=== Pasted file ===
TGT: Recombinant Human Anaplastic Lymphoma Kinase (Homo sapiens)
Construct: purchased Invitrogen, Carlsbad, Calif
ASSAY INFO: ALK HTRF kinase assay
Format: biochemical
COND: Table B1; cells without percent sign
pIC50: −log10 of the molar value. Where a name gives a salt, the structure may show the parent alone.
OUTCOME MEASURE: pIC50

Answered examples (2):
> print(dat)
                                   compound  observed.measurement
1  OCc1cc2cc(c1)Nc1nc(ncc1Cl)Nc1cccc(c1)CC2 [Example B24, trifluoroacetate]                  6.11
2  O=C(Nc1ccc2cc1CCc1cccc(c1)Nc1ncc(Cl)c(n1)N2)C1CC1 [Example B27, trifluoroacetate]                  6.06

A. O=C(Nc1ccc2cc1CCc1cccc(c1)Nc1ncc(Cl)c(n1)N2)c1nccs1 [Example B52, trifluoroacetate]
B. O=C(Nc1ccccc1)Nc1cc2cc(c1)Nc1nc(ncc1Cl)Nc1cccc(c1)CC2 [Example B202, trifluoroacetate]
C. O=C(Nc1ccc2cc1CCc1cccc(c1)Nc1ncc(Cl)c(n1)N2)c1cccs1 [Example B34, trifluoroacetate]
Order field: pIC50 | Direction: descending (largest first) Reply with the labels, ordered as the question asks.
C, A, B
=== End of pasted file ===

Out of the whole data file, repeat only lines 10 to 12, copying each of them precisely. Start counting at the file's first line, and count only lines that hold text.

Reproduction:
                                   compound  observed.measurement
1  OCc1cc2cc(c1)Nc1nc(ncc1Cl)Nc1cccc(c1)CC2 [Example B24, trifluoroacetate]                  6.11
2  O=C(Nc1ccc2cc1CCc1cccc(c1)Nc1ncc(Cl)c(n1)N2)C1CC1 [Example B27, trifluoroacetate]                  6.06